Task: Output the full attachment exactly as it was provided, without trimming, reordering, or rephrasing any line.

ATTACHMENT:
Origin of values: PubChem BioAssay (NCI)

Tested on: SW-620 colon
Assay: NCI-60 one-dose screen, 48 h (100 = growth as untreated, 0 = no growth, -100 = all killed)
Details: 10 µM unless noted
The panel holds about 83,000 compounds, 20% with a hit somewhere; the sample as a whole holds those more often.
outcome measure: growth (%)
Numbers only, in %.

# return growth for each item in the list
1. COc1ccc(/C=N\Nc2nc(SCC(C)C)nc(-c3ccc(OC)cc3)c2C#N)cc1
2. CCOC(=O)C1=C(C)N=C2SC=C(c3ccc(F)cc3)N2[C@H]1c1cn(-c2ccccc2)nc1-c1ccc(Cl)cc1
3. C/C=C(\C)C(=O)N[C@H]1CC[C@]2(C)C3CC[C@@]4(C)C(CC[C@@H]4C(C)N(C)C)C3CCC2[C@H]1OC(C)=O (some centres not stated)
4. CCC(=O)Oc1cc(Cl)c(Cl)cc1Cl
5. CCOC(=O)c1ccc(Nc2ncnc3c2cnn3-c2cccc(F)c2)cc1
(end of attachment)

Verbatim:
Origin of values: PubChem BioAssay (NCI)

Tested on: SW-620 colon
Assay: NCI-60 one-dose screen, 48 h (100 = growth as untreated, 0 = no growth, -100 = all killed)
Details: 10 µM unless noted
The panel holds about 83,000 compounds, 20% with a hit somewhere; the sample as a whole holds those more often.
outcome measure: growth (%)
Numbers only, in %.

# return growth for each item in the list
1. COc1ccc(/C=N\Nc2nc(SCC(C)C)nc(-c3ccc(OC)cc3)c2C#N)cc1
2. CCOC(=O)C1=C(C)N=C2SC=C(c3ccc(F)cc3)N2[C@H]1c1cn(-c2ccccc2)nc1-c1ccc(Cl)cc1
3. C/C=C(\C)C(=O)N[C@H]1CC[C@]2(C)C3CC[C@@]4(C)C(CC[C@@H]4C(C)N(C)C)C3CCC2[C@H]1OC(C)=O (some centres not stated)
4. CCC(=O)Oc1cc(Cl)c(Cl)cc1Cl
5. CCOC(=O)c1ccc(Nc2ncnc3c2cnn3-c2cccc(F)c2)cc1